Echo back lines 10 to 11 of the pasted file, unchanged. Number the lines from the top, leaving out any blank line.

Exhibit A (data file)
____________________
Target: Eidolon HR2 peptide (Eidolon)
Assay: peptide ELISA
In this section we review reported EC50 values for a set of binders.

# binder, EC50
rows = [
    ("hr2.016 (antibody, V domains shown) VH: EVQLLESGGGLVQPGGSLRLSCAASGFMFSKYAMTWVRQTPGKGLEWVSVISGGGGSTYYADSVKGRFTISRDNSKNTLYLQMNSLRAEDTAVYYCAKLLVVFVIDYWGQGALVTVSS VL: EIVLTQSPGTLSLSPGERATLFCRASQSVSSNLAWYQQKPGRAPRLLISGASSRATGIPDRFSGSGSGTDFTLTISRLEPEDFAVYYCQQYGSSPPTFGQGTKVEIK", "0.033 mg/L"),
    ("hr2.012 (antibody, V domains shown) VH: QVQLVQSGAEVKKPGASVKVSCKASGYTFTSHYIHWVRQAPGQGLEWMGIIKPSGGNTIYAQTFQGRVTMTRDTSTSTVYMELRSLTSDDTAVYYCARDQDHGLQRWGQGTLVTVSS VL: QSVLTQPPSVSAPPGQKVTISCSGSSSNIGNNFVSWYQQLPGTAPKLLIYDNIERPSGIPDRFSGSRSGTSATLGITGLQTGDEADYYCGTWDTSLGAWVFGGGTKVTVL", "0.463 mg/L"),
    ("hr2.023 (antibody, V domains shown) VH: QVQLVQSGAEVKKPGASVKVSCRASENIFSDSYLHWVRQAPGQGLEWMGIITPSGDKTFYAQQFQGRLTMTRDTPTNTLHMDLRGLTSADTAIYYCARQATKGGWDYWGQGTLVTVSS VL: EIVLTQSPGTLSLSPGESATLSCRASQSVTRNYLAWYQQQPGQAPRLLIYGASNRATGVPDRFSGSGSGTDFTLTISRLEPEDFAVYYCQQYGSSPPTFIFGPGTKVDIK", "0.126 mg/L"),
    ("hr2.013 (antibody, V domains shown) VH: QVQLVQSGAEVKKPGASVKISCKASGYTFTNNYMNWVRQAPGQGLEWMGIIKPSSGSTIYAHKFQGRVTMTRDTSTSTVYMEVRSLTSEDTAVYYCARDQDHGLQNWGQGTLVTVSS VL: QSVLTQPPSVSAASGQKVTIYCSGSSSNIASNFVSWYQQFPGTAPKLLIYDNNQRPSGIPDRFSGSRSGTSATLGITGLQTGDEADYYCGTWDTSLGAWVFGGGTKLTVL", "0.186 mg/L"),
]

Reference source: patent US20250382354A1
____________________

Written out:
]

Reference source: patent US20250382354A1